Figuring out and expressing what you think and feel
(If you're the one who has had an affair)
by Peggy Vaughan

While it's important to try to rebuild trust (by making positive statements to your spouse and answering questions about facts or feelings), it's often extremely difficult to do so--and it's especially difficult to do it "in the way the other person wants to hear it." Part of the difficulty is that when there's so much emotion involved (on both sides), it's hard to know exactly what you think or feel—and even more difficult to express it in a way that helps rather than hurts the overall situation.

Often, it can make a difference to simply indicate a "willingness" or "desire" to be positive or to be forthcoming—whether or not the result is as wished. Otherwise, there's a tendency to think you're "deliberately" failing to be positive or "deliberately" failing to be forthcoming.

While I'm a great believer in honesty and in a willingness to answer questions, I understand that giving "reasonable, consistent, believable" answers is often not possible—because "after-the-fact," it's almost impossible for most people to "know" exactly what they were thinking—or even precisely what they said or did—or why they said or did it.

For instance, when I say they may not "know," James demonstrated that he didn't know the answer to a fact related to actual time--like when he began his first affair. He was a whole year off. He honestly thought it was a year before it was; all he knew was that it began at a professional conference that took place each year at Labor Day. And he didn't know exactly how many affairs he had; we never could be sure he remembered or accurately counted them all up.) But it was his "willingness to try" to answer the questions—even when there were no clear answers—that made all the difference.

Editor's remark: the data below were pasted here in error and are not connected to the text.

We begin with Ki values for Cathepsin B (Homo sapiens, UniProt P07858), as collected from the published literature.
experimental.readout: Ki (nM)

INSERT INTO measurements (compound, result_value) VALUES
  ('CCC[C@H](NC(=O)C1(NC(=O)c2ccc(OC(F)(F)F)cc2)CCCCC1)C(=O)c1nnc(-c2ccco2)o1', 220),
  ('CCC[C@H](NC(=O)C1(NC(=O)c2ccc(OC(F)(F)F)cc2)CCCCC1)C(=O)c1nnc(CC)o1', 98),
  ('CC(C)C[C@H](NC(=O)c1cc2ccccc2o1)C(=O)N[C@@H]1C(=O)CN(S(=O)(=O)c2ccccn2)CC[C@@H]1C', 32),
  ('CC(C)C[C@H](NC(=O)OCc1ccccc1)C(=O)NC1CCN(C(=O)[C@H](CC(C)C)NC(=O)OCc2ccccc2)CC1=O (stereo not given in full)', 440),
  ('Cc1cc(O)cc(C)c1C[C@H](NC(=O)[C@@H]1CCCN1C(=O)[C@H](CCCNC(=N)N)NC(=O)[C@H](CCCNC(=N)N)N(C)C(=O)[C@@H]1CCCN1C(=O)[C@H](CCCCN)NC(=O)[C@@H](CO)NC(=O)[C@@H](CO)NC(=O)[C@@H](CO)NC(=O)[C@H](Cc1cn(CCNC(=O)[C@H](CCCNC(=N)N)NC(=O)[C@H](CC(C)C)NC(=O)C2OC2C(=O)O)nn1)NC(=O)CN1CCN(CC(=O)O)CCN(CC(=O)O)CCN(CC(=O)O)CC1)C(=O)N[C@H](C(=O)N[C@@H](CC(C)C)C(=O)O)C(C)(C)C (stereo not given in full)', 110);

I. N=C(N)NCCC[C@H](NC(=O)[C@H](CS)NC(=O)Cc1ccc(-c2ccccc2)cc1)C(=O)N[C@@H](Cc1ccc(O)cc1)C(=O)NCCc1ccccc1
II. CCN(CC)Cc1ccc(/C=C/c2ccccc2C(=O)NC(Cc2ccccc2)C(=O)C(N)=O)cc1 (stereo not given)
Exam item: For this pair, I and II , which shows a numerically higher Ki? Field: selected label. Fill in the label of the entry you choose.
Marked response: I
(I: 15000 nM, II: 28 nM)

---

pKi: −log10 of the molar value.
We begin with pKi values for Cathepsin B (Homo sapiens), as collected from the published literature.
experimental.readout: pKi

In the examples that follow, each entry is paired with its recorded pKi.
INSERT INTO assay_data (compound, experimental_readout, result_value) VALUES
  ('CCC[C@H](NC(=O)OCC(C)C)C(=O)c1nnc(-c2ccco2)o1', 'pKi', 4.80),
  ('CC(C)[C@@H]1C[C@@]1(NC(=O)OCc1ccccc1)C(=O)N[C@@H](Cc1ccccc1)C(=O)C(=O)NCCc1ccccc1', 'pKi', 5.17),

Sometimes, there's really no good clarity around a lot of the details due to having tried to shift things around in your head to make them "fit" into a reality that "makes sense." The details probably aren't as important to you as to your mate—so you may be trying to dredge up clarity when there never was any, especially when it comes to feelings. And when you're confused about the facts, it's often easier to fall back on saying whatever you think might "work" (in more nearly being a satisfactory answer) than in trying to determine and express a genuine answer—whatever it may be. But, of course, it's almost impossible to figure out and say precisely the "right" thing.

Being motivated by a feeling of wanting to build a better future (as opposed to being motivated by a sense of needing to "redeem" yourself) can make this whole process a lot easier. And the process of genuinely working toward developing a better relationship will, in fact, be more effective than any effort based on strictly trying to get out of from under the effects of the past.

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